Wednesday, April 23, 2014

T is for Thuza

T is for Thuza

“She, like her fellow travelers, was throwing the dice for the last time, trying to reach Australia where they had heard stories of peaceful wide open spaces and a generous government. They had handed over their last coins, dumped their identity documents and begged with the smugglers agents for the privilege of being transported in miserable conditions on a dangerous voyage. In her case, her mother had arranged it all but with no money, and her pleas for mercy having fallen on deaf ears, she made an arrangement with one of them. It was all she had to give and he happily took it from her. She was seventeen years old. She was alone. Her name was Thuza.”

From chapter 1, Ashmore Grief.

In Ashmore Grief, Thuza represents the vulnerable, the lost and the hopeless. I live in paradise. I know nothing of war, famine or political or religious persecution. I was raised by two parents in a stable home, and all my life I have prospered in the fertile ground of freedom and affluence. I have had a wealth of amazing relationships and plethora of wonderful opportunities. I go where I want, when I want to, and I eat and drink what I want to. I have bucket loads of leisure time and my work is not arduous. I have never been struck by tragedy of any kind, and I have never been a victim of violence, nor been forced from my home. From time to time I get a bit lost, and I have experienced loneliness but I have never plunged into despair.


Maybe, you also have been blessed like me. Perhaps not, but if not, then you probably know someone who has suffered, or who is suffering. Why not me? Is that what you ask yourself? I do. Why have I escaped the evil which seems so prevalent in the world? I don’t know, but I’m thankful. I thank God for his grace and mercy.

Tuesday, April 22, 2014

S is for Sex Workers

S is for Sex Workers

“ ‘These boat people are going to destroy this government. And I am going to destroy myself.’

‘What say, darling?’

Amy, like most of her imported associates in the sex industry, spoke just enough English to do her job: to satisfy her clients. For small talk, or God forbid a decent conversation, Wittaya would have to go to another bordello where Australian girls worked. The problem with Australian girls was that most of them did not smell as nice. Not their hair not their skin. Neither were they as soft and smooth, nor as genteel. For proper social discourse before, during or after sexual intercourse, he would have to put up with hair which smelled like cigarette smoke and leg stubble. They all shaved their pubic hair these days as well and pierced themselves. Navels were one thing, but the labia and clitoris? He shuddered. None of these women who sold their bodies to him for an hour were even remotely close to the perfection he knew he would never find. But he had needs, and this was uncomplicated: an anatomical transaction between consenting adults.”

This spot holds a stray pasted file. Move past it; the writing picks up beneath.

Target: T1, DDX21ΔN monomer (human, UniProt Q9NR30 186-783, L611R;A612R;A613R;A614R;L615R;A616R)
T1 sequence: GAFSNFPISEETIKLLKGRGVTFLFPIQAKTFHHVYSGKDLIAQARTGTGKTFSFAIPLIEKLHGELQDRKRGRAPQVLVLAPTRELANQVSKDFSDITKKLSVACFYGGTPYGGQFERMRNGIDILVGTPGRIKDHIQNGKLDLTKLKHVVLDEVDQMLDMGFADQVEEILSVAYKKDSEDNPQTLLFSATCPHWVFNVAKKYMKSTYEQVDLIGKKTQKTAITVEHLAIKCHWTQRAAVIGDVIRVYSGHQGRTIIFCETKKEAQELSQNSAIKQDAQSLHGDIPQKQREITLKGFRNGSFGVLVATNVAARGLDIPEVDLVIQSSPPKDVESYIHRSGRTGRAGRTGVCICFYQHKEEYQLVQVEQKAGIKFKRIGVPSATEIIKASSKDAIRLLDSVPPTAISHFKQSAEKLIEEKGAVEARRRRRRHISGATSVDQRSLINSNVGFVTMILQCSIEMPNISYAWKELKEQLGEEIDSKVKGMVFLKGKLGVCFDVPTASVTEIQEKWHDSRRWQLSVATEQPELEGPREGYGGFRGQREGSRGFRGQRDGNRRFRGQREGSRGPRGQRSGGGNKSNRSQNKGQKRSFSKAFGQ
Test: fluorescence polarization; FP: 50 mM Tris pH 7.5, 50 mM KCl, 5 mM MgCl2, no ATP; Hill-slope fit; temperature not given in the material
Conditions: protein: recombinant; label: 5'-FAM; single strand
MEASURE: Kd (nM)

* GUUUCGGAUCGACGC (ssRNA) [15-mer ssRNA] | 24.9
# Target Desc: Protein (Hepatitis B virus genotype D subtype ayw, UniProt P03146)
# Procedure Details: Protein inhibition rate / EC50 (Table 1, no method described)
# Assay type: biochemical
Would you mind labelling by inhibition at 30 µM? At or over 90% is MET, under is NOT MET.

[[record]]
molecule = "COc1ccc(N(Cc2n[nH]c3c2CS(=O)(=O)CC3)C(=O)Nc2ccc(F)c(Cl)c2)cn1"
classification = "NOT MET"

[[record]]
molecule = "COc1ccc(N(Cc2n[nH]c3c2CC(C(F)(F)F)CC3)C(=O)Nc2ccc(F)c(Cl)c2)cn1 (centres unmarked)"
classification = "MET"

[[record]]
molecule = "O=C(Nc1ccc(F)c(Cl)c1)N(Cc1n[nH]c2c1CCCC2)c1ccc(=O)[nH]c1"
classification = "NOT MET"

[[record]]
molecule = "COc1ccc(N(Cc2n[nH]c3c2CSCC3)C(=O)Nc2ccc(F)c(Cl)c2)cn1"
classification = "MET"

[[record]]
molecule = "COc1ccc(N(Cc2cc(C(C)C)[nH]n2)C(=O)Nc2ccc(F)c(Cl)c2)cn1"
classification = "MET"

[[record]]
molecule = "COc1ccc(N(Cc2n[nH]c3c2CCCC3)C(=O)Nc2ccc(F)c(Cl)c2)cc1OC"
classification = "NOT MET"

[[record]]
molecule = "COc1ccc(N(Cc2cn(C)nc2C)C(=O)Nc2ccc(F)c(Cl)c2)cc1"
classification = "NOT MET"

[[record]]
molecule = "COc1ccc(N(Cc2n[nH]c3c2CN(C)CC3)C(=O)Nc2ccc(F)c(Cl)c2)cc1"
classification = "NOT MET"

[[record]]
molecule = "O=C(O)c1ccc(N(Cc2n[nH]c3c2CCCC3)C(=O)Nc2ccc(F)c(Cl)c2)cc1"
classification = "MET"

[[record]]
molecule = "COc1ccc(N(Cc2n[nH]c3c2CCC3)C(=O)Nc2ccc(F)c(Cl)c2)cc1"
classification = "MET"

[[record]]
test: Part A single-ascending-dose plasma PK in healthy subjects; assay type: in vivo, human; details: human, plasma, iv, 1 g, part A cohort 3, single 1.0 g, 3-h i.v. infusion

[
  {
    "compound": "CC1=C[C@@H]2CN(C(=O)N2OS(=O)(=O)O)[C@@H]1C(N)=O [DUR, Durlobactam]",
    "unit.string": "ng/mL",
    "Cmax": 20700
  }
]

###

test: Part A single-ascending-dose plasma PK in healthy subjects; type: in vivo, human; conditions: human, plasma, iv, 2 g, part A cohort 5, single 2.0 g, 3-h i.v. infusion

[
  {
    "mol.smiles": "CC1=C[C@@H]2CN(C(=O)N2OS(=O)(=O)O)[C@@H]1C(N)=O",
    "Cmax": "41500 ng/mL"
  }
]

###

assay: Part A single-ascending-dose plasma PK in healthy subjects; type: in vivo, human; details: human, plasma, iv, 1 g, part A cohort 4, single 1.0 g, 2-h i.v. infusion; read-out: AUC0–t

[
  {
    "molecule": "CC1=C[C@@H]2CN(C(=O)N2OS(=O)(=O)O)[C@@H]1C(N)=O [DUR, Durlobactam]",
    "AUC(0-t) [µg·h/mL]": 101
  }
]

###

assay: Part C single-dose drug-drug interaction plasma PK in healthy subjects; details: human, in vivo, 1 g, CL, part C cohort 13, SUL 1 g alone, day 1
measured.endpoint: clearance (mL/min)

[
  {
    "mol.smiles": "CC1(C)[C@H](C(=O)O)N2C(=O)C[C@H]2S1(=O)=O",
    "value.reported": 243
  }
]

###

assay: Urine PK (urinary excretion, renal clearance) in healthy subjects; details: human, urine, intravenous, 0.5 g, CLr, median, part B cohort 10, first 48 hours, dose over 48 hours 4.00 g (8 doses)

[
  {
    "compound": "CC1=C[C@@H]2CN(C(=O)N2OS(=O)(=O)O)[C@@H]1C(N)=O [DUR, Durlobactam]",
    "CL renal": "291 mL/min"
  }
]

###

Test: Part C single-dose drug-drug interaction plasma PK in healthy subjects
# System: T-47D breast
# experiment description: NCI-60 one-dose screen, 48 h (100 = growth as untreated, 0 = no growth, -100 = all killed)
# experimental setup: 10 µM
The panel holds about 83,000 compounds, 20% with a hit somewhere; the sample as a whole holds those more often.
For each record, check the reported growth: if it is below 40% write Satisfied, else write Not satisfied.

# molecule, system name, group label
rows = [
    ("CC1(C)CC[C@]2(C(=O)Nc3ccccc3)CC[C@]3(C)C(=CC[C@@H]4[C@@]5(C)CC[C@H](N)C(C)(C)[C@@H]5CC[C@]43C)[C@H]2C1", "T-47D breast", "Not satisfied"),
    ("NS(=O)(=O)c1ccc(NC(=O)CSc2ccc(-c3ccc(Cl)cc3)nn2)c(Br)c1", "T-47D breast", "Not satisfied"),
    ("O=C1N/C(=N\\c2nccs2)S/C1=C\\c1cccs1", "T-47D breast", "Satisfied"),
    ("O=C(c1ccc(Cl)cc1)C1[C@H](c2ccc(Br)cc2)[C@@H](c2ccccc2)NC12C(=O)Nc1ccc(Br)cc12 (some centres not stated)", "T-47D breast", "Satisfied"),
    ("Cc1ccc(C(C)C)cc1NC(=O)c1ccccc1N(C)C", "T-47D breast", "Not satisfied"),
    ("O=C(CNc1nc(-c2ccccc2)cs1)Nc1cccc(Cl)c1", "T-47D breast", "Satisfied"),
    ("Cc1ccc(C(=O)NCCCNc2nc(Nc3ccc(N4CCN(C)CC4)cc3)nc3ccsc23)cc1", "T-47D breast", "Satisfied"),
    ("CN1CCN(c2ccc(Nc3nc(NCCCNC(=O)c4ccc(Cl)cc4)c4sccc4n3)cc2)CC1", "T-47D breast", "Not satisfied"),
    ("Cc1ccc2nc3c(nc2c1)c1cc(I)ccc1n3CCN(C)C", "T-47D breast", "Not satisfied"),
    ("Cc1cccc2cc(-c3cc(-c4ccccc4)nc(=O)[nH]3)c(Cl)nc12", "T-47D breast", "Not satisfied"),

from chapter 8, Ashmore Grief

I have become increasingly ambivalent about the sex industry over the years. There are elements of it which I find abominable and disgusting. Most of what passes for fun, I find at best distasteful and at worst sickening: toys, fetishes and orgies strike me as inventions of the Devil, wicked distortions of the beauty of sex. I cannot stand sexual violence to the point that I skip sections of books which describe such practices, or fast forward movie scenes, or at least avert my eyes. There is a lot of evil in the sex industry. Aside from unmentionable sex crimes, perhaps the worst sin is the exploitation of the weak and powerless, including human trafficking. I really hate all these things.

However, I cannot rouse any such antipathy for a business transaction between consenting and respectful adults whereby a client pays for sex. If a woman chooses to sell her body for financial benefit, then isn’t that her own business? Why should the provision of sexual services be stigmatized? What is the big deal if a relaxing massage includes what is colloquially known as a hand job? Is it a crime or a mortal sin for a man to pay for sex with a stranger if his wife will not make love with him?


I accept the moral, and some would say conservative ideal that is one man and one woman within the context of marriage, but...life is not that simple. Is the oldest profession in the world, a legitimate occupation? I think so. I’d love to hear your thoughts.

Photo source
http://nothing-about-us-without-us.com/be-wise-decriminalise-letter-writing-campaign/